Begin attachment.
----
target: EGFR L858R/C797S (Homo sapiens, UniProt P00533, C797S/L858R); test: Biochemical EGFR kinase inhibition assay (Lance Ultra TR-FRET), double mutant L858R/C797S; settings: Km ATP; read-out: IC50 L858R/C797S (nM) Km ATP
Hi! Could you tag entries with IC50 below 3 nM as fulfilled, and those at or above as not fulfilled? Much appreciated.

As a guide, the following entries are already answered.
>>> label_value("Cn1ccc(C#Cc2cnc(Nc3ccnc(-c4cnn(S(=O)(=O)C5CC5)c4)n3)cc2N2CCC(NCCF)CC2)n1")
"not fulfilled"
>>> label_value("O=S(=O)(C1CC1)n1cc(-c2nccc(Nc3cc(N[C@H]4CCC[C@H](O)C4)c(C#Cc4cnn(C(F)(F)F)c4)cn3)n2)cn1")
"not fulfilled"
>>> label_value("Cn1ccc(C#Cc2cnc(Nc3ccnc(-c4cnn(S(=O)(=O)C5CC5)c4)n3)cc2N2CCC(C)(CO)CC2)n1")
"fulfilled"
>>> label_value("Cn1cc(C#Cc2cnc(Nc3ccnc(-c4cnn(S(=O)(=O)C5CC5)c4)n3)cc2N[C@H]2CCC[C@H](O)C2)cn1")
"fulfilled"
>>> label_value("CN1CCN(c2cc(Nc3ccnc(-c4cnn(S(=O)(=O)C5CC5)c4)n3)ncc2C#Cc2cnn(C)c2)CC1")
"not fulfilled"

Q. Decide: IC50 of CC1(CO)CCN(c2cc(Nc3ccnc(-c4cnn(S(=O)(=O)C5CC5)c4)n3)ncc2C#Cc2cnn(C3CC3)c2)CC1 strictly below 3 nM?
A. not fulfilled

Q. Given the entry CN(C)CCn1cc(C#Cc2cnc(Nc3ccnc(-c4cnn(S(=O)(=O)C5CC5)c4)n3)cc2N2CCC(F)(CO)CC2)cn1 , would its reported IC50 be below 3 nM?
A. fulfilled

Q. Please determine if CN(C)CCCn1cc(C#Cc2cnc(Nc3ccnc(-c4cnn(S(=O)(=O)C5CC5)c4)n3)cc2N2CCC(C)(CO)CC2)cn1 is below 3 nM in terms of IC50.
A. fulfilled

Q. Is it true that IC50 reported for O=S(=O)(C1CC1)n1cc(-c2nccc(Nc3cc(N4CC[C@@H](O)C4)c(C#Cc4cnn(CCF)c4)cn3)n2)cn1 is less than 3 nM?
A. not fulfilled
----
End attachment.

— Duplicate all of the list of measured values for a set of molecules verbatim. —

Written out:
target: EGFR L858R/C797S (Homo sapiens, UniProt P00533, C797S/L858R); test: Biochemical EGFR kinase inhibition assay (Lance Ultra TR-FRET), double mutant L858R/C797S; settings: Km ATP; read-out: IC50 L858R/C797S (nM) Km ATP
Hi! Could you tag entries with IC50 below 3 nM as fulfilled, and those at or above as not fulfilled? Much appreciated.

As a guide, the following entries are already answered.
>>> label_value("Cn1ccc(C#Cc2cnc(Nc3ccnc(-c4cnn(S(=O)(=O)C5CC5)c4)n3)cc2N2CCC(NCCF)CC2)n1")
"not fulfilled"
>>> label_value("O=S(=O)(C1CC1)n1cc(-c2nccc(Nc3cc(N[C@H]4CCC[C@H](O)C4)c(C#Cc4cnn(C(F)(F)F)c4)cn3)n2)cn1")
"not fulfilled"
>>> label_value("Cn1ccc(C#Cc2cnc(Nc3ccnc(-c4cnn(S(=O)(=O)C5CC5)c4)n3)cc2N2CCC(C)(CO)CC2)n1")
"fulfilled"
>>> label_value("Cn1cc(C#Cc2cnc(Nc3ccnc(-c4cnn(S(=O)(=O)C5CC5)c4)n3)cc2N[C@H]2CCC[C@H](O)C2)cn1")
"fulfilled"
>>> label_value("CN1CCN(c2cc(Nc3ccnc(-c4cnn(S(=O)(=O)C5CC5)c4)n3)ncc2C#Cc2cnn(C)c2)CC1")
"not fulfilled"

Q. Decide: IC50 of CC1(CO)CCN(c2cc(Nc3ccnc(-c4cnn(S(=O)(=O)C5CC5)c4)n3)ncc2C#Cc2cnn(C3CC3)c2)CC1 strictly below 3 nM?
A. not fulfilled

Q. Given the entry CN(C)CCn1cc(C#Cc2cnc(Nc3ccnc(-c4cnn(S(=O)(=O)C5CC5)c4)n3)cc2N2CCC(F)(CO)CC2)cn1 , would its reported IC50 be below 3 nM?
A. fulfilled

Q. Please determine if CN(C)CCCn1cc(C#Cc2cnc(Nc3ccnc(-c4cnn(S(=O)(=O)C5CC5)c4)n3)cc2N2CCC(C)(CO)CC2)cn1 is below 3 nM in terms of IC50.
A. fulfilled

Q. Is it true that IC50 reported for O=S(=O)(C1CC1)n1cc(-c2nccc(Nc3cc(N4CC[C@@H](O)C4)c(C#Cc4cnn(CCF)c4)cn3)n2)cn1 is less than 3 nM?
A. not fulfilled